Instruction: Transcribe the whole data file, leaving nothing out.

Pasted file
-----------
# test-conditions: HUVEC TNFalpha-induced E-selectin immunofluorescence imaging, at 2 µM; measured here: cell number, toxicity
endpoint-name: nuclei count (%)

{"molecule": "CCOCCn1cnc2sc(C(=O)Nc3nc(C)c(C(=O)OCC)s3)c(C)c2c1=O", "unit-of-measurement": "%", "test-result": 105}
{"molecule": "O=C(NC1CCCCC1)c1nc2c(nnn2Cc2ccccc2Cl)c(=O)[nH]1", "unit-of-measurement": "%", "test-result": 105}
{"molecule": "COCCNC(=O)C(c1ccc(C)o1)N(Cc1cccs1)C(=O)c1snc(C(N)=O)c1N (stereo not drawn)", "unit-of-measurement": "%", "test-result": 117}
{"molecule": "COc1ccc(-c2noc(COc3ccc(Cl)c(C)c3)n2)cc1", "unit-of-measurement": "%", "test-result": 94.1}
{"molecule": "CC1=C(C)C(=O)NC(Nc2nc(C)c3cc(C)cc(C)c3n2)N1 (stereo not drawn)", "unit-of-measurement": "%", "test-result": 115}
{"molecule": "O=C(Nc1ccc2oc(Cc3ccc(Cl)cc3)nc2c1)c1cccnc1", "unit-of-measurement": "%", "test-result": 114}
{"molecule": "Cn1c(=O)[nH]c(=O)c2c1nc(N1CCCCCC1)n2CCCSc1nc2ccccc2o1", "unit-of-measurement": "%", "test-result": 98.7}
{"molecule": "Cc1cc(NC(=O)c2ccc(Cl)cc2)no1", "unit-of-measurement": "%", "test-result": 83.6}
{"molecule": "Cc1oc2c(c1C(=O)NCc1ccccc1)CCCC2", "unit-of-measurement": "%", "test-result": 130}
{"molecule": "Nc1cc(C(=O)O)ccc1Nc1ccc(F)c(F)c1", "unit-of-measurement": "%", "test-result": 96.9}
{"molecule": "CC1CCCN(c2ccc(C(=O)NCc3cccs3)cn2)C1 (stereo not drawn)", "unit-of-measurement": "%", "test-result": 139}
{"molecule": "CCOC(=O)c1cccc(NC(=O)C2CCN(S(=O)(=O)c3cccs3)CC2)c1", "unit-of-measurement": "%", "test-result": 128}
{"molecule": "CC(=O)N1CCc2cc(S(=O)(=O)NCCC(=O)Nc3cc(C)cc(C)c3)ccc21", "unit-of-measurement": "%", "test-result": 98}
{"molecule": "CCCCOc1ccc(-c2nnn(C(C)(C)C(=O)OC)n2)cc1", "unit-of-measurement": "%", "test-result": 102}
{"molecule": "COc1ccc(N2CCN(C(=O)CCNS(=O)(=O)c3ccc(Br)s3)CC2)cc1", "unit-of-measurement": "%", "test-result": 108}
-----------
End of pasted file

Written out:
# test-conditions: HUVEC TNFalpha-induced E-selectin immunofluorescence imaging, at 2 µM; measured here: cell number, toxicity
endpoint-name: nuclei count (%)

{"molecule": "CCOCCn1cnc2sc(C(=O)Nc3nc(C)c(C(=O)OCC)s3)c(C)c2c1=O", "unit-of-measurement": "%", "test-result": 105}
{"molecule": "O=C(NC1CCCCC1)c1nc2c(nnn2Cc2ccccc2Cl)c(=O)[nH]1", "unit-of-measurement": "%", "test-result": 105}
{"molecule": "COCCNC(=O)C(c1ccc(C)o1)N(Cc1cccs1)C(=O)c1snc(C(N)=O)c1N (stereo not drawn)", "unit-of-measurement": "%", "test-result": 117}
{"molecule": "COc1ccc(-c2noc(COc3ccc(Cl)c(C)c3)n2)cc1", "unit-of-measurement": "%", "test-result": 94.1}
{"molecule": "CC1=C(C)C(=O)NC(Nc2nc(C)c3cc(C)cc(C)c3n2)N1 (stereo not drawn)", "unit-of-measurement": "%", "test-result": 115}
{"molecule": "O=C(Nc1ccc2oc(Cc3ccc(Cl)cc3)nc2c1)c1cccnc1", "unit-of-measurement": "%", "test-result": 114}
{"molecule": "Cn1c(=O)[nH]c(=O)c2c1nc(N1CCCCCC1)n2CCCSc1nc2ccccc2o1", "unit-of-measurement": "%", "test-result": 98.7}
{"molecule": "Cc1cc(NC(=O)c2ccc(Cl)cc2)no1", "unit-of-measurement": "%", "test-result": 83.6}
{"molecule": "Cc1oc2c(c1C(=O)NCc1ccccc1)CCCC2", "unit-of-measurement": "%", "test-result": 130}
{"molecule": "Nc1cc(C(=O)O)ccc1Nc1ccc(F)c(F)c1", "unit-of-measurement": "%", "test-result": 96.9}
{"molecule": "CC1CCCN(c2ccc(C(=O)NCc3cccs3)cn2)C1 (stereo not drawn)", "unit-of-measurement": "%", "test-result": 139}
{"molecule": "CCOC(=O)c1cccc(NC(=O)C2CCN(S(=O)(=O)c3cccs3)CC2)c1", "unit-of-measurement": "%", "test-result": 128}
{"molecule": "CC(=O)N1CCc2cc(S(=O)(=O)NCCC(=O)Nc3cc(C)cc(C)c3)ccc21", "unit-of-measurement": "%", "test-result": 98}
{"molecule": "CCCCOc1ccc(-c2nnn(C(C)(C)C(=O)OC)n2)cc1", "unit-of-measurement": "%", "test-result": 102}
{"molecule": "COc1ccc(N2CCN(C(=O)CCNS(=O)(=O)c3ccc(Br)s3)CC2)cc1", "unit-of-measurement": "%", "test-result": 108}